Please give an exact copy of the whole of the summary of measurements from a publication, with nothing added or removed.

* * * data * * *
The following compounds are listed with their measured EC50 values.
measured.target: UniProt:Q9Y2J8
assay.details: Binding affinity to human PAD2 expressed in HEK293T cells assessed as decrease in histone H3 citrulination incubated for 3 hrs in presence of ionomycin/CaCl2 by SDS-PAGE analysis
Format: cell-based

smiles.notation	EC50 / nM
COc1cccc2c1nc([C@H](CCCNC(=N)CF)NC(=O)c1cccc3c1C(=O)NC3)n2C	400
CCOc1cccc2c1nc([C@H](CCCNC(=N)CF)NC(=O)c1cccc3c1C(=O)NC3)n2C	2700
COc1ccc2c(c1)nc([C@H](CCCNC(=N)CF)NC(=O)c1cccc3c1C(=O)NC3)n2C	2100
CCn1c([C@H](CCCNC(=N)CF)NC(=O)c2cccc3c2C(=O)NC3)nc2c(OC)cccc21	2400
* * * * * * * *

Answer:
The following compounds are listed with their measured EC50 values.
measured.target: UniProt:Q9Y2J8
assay.details: Binding affinity to human PAD2 expressed in HEK293T cells assessed as decrease in histone H3 citrulination incubated for 3 hrs in presence of ionomycin/CaCl2 by SDS-PAGE analysis
Format: cell-based

smiles.notation	EC50 / nM
COc1cccc2c1nc([C@H](CCCNC(=N)CF)NC(=O)c1cccc3c1C(=O)NC3)n2C	400
CCOc1cccc2c1nc([C@H](CCCNC(=N)CF)NC(=O)c1cccc3c1C(=O)NC3)n2C	2700
COc1ccc2c(c1)nc([C@H](CCCNC(=N)CF)NC(=O)c1cccc3c1C(=O)NC3)n2C	2100
CCn1c([C@H](CCCNC(=N)CF)NC(=O)c2cccc3c2C(=O)NC3)nc2c(OC)cccc21	2400